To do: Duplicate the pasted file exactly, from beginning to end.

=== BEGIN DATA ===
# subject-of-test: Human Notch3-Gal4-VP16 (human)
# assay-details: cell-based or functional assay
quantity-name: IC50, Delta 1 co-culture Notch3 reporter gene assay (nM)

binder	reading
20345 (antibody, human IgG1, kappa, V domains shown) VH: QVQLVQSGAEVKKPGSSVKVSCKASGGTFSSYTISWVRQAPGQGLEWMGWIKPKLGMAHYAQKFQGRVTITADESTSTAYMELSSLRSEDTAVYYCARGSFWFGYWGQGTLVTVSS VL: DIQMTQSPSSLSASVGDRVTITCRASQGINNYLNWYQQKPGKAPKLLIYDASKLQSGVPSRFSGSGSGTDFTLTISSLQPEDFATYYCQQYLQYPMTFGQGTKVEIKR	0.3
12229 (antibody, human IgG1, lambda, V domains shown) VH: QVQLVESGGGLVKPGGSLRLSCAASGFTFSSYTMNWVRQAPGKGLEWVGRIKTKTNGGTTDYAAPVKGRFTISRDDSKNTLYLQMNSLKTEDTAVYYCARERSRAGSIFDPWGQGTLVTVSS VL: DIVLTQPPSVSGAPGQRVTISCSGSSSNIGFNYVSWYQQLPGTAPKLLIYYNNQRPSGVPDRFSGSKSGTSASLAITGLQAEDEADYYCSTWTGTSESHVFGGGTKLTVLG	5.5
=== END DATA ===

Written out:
# subject-of-test: Human Notch3-Gal4-VP16 (human)
# assay-details: cell-based or functional assay
quantity-name: IC50, Delta 1 co-culture Notch3 reporter gene assay (nM)

binder	reading
20345 (antibody, human IgG1, kappa, V domains shown) VH: QVQLVQSGAEVKKPGSSVKVSCKASGGTFSSYTISWVRQAPGQGLEWMGWIKPKLGMAHYAQKFQGRVTITADESTSTAYMELSSLRSEDTAVYYCARGSFWFGYWGQGTLVTVSS VL: DIQMTQSPSSLSASVGDRVTITCRASQGINNYLNWYQQKPGKAPKLLIYDASKLQSGVPSRFSGSGSGTDFTLTISSLQPEDFATYYCQQYLQYPMTFGQGTKVEIKR	0.3
12229 (antibody, human IgG1, lambda, V domains shown) VH: QVQLVESGGGLVKPGGSLRLSCAASGFTFSSYTMNWVRQAPGKGLEWVGRIKTKTNGGTTDYAAPVKGRFTISRDDSKNTLYLQMNSLKTEDTAVYYCARERSRAGSIFDPWGQGTLVTVSS VL: DIVLTQPPSVSGAPGQRVTISCSGSSSNIGFNYVSWYQQLPGTAPKLLIYYNNQRPSGVPDRFSGSKSGTSASLAITGLQAEDEADYYCSTWTGTSESHVFGGGTKLTVLG	5.5